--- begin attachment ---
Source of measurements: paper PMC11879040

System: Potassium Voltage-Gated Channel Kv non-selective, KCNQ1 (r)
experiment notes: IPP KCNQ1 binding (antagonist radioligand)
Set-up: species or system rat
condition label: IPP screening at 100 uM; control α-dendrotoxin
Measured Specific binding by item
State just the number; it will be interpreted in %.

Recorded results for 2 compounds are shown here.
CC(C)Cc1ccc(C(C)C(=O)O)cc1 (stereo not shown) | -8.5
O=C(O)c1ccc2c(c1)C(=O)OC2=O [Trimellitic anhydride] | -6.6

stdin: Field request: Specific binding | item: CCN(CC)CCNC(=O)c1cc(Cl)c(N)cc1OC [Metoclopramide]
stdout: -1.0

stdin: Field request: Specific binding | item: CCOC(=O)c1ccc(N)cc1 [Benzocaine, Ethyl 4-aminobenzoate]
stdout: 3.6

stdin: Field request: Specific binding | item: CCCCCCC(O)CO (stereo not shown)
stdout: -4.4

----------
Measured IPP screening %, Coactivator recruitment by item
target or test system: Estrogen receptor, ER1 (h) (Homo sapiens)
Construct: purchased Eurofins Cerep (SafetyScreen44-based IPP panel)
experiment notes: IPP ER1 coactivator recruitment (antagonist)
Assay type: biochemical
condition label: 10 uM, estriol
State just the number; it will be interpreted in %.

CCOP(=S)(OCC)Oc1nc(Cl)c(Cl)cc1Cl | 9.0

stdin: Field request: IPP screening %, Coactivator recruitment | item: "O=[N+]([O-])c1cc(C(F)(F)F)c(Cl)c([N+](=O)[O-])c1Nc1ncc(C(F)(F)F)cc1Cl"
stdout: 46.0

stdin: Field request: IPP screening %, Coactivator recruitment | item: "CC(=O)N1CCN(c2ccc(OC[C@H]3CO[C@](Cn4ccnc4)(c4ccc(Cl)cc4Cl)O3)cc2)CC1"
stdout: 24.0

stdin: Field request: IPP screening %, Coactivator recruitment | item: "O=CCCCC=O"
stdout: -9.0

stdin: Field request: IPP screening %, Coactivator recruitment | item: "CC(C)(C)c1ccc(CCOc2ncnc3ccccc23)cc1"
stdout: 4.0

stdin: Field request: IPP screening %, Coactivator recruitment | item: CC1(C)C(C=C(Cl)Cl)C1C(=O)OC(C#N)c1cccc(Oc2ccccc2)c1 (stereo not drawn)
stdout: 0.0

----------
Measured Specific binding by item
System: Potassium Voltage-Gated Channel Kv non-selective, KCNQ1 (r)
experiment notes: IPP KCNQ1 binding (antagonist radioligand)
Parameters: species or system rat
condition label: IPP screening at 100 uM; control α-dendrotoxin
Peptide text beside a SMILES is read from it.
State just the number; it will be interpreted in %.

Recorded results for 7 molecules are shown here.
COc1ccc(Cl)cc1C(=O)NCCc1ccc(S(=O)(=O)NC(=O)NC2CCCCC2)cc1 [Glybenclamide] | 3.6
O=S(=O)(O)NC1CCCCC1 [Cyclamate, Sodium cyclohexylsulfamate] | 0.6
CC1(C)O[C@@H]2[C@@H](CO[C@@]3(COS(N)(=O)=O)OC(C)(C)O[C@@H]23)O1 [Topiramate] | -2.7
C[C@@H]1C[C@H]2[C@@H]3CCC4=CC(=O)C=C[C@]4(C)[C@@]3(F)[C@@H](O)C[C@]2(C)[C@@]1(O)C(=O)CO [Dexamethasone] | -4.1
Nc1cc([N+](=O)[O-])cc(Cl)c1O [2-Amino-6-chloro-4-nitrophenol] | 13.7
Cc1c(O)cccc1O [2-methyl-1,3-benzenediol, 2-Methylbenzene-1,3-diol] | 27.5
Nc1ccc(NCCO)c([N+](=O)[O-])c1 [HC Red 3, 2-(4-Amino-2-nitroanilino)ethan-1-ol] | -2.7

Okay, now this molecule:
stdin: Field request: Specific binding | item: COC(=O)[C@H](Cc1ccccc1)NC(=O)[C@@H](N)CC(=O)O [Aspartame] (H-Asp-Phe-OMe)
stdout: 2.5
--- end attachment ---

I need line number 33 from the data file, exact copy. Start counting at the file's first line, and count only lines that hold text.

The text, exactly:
stdout: 4.0